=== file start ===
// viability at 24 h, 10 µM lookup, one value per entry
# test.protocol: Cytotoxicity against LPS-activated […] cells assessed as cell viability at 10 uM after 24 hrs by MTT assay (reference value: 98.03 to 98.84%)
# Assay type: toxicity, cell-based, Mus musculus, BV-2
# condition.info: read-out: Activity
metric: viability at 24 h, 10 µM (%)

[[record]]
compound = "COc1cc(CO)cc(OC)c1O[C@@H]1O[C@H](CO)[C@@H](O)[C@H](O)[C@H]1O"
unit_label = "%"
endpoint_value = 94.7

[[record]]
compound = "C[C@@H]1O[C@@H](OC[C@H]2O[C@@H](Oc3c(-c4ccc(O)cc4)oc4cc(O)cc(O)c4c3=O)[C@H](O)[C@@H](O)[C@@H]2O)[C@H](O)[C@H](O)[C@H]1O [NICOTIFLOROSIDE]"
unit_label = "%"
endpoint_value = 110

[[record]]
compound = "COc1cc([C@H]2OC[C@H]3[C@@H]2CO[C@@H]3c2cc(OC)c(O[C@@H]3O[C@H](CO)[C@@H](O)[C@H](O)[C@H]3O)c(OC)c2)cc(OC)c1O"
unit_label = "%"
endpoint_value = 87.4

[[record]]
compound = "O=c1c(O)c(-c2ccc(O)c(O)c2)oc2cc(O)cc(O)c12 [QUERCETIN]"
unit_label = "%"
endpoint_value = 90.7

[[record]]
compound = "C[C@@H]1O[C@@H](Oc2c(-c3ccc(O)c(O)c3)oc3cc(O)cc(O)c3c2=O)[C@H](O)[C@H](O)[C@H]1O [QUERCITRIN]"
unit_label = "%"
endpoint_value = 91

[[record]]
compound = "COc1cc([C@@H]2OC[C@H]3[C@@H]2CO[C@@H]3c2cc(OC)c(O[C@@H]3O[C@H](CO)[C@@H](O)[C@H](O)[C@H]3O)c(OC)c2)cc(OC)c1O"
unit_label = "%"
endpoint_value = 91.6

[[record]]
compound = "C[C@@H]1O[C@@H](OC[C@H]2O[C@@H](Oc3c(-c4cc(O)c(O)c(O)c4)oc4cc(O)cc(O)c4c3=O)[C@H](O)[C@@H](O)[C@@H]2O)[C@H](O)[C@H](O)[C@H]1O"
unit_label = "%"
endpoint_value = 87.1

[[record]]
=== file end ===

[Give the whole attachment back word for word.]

// viability at 24 h, 10 µM lookup, one value per entry
# test.protocol: Cytotoxicity against LPS-activated […] cells assessed as cell viability at 10 uM after 24 hrs by MTT assay (reference value: 98.03 to 98.84%)
# Assay type: toxicity, cell-based, Mus musculus, BV-2
# condition.info: read-out: Activity
metric: viability at 24 h, 10 µM (%)

[[record]]
compound = "COc1cc(CO)cc(OC)c1O[C@@H]1O[C@H](CO)[C@@H](O)[C@H](O)[C@H]1O"
unit_label = "%"
endpoint_value = 94.7

[[record]]
compound = "C[C@@H]1O[C@@H](OC[C@H]2O[C@@H](Oc3c(-c4ccc(O)cc4)oc4cc(O)cc(O)c4c3=O)[C@H](O)[C@@H](O)[C@@H]2O)[C@H](O)[C@H](O)[C@H]1O [NICOTIFLOROSIDE]"
unit_label = "%"
endpoint_value = 110

[[record]]
compound = "COc1cc([C@H]2OC[C@H]3[C@@H]2CO[C@@H]3c2cc(OC)c(O[C@@H]3O[C@H](CO)[C@@H](O)[C@H](O)[C@H]3O)c(OC)c2)cc(OC)c1O"
unit_label = "%"
endpoint_value = 87.4

[[record]]
compound = "O=c1c(O)c(-c2ccc(O)c(O)c2)oc2cc(O)cc(O)c12 [QUERCETIN]"
unit_label = "%"
endpoint_value = 90.7

[[record]]
compound = "C[C@@H]1O[C@@H](Oc2c(-c3ccc(O)c(O)c3)oc3cc(O)cc(O)c3c2=O)[C@H](O)[C@H](O)[C@H]1O [QUERCITRIN]"
unit_label = "%"
endpoint_value = 91

[[record]]
compound = "COc1cc([C@@H]2OC[C@H]3[C@@H]2CO[C@@H]3c2cc(OC)c(O[C@@H]3O[C@H](CO)[C@@H](O)[C@H](O)[C@H]3O)c(OC)c2)cc(OC)c1O"
unit_label = "%"
endpoint_value = 91.6

[[record]]
compound = "C[C@@H]1O[C@@H](OC[C@H]2O[C@@H](Oc3c(-c4cc(O)c(O)c(O)c4)oc4cc(O)cc(O)c4c3=O)[C@H](O)[C@@H](O)[C@@H]2O)[C@H](O)[C@H](O)[C@H]1O"
unit_label = "%"
endpoint_value = 87.1

[[record]]